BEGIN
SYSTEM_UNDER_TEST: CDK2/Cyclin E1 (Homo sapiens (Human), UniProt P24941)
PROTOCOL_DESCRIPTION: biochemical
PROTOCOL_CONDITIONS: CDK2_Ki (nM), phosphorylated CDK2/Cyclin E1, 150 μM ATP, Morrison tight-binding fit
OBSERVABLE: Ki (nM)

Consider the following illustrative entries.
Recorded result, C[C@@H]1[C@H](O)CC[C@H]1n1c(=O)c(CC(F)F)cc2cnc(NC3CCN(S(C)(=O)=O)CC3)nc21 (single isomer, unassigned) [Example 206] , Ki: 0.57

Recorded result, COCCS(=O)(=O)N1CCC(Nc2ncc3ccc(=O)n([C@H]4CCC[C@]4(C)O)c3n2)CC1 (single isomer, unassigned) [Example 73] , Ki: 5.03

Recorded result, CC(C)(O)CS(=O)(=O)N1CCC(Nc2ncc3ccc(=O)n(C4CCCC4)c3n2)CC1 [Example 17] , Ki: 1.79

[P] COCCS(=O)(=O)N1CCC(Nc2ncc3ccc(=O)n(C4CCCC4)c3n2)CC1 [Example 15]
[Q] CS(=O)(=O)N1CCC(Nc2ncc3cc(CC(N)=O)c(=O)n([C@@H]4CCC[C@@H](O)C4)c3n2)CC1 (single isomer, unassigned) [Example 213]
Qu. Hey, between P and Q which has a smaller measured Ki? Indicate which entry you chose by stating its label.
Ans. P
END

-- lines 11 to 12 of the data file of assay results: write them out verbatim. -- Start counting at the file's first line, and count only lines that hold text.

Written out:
Qu. Hey, between P and Q which has a smaller measured Ki? Indicate which entry you chose by stating its label.
Ans. P